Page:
Indian markets have recently thrown open a new
avenue for retail investors and traders to participate:
commodity derivatives. For those who want to diversify their
portfolios beyond shares, bonds and real estate, commodities is
the best option.
Till some months ago, this wouldn't have made sense. For
retail investors could have done very little to actually invest
in commodities such as gold and silver -- or oilseeds in the
futures market. This was nearly impossible in commodities except
for gold and silver as there was practically no retail avenue
for punting in commodities.
However, with the setting up of three multi-commodity
exchanges in the country, retail investors can now trade in
commodity futures without having physical stocks!
Commodities actually offer immense potential to become a
separate asset class for market-savvy investors, arbitrageurs
and speculators. Retail investors, who claim to understand the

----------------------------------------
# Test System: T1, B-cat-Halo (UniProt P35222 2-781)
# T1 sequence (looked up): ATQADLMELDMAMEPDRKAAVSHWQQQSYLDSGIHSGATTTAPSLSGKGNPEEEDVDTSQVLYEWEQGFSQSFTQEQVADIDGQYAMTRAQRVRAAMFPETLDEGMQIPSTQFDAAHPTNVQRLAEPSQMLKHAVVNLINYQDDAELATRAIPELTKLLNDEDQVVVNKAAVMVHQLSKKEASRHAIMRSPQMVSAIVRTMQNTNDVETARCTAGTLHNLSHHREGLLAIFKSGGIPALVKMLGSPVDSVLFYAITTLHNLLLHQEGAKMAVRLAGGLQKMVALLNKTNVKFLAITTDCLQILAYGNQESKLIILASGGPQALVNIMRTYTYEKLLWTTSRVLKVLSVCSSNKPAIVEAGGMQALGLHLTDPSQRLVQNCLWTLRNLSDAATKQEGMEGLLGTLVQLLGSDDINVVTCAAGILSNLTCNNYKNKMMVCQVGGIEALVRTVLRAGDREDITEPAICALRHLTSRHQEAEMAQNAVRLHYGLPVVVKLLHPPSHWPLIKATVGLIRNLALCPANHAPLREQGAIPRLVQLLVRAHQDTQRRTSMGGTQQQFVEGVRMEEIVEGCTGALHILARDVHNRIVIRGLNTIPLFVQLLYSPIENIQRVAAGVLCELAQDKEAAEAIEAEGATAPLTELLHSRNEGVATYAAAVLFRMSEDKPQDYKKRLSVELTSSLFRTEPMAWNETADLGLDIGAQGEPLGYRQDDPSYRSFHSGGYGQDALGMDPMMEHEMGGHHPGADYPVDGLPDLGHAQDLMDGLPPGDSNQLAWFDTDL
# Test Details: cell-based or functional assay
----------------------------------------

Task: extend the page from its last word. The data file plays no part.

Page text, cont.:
equity markets may find commodities an unfathomable market. But
commodities are easy to understand as far as fundamentals of
demand and supply are concerned. Retail investors should
understand the risks and advantages of trading in commodities
futures before taking a leap. Historically, pricing in
commodities futures has been less volatile compared with equity
and bonds, thus providing an efficient portfolio diversification
In fact, the size of the commodities markets in India is also
quite significant. Of the country's GDP of Rs 13,20,730 crore (Rs
13,207.3 billion), commodities related (and dependent)
industries constitute about 58 per cent.
Currently, the various commodities across the country clock
an annual turnover of Rs 1,40,000 crore (Rs 1,400 billion). With
the introduction of futures trading, the size of the commodities
market grow many folds here on.
Like any other market, the one for commodity futures plays a
valuable role in information pooling and risk sharing. The
market mediates between buyers and sellers of commodities, and
facilitates decisions related to storage and consumption of
commodities. In the process, they make the underlying market
Here's how a retail investor can get started:
Where do I need to go to trade in commodity futures?
You have three options - the National Commodity and
Derivative Exchange, the Multi Commodity Exchange of India Ltd
and the National Multi Commodity Exchange of India Ltd. All
three have electronic trading and settlement systems and a